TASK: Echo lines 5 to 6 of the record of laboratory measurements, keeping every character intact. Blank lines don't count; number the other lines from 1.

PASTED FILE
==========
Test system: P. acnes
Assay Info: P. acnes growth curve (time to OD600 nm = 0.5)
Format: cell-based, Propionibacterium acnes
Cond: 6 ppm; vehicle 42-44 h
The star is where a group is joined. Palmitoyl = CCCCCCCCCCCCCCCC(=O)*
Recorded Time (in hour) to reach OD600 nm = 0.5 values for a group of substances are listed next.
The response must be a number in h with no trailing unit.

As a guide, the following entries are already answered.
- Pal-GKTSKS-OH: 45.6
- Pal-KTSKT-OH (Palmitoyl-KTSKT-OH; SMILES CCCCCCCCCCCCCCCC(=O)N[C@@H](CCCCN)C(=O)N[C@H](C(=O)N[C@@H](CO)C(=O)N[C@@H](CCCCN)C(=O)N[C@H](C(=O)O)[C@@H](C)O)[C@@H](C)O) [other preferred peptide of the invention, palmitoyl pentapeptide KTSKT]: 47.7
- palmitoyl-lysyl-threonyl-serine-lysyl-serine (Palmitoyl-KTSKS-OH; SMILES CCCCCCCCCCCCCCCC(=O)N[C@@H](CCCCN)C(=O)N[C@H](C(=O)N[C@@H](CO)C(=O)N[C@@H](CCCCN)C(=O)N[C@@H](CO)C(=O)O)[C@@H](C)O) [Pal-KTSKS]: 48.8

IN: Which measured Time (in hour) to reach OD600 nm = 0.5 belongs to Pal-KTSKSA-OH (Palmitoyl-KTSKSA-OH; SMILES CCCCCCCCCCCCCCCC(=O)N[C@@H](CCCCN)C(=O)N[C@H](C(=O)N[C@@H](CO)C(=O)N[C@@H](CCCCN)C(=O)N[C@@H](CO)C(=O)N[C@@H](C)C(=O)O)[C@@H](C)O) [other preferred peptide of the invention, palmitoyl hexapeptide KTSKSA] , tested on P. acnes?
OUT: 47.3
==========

The star is where a group is joined. Palmitoyl = CCCCCCCCCCCCCCCC(=O)*
Recorded Time (in hour) to reach OD600 nm = 0.5 values for a group of substances are listed next.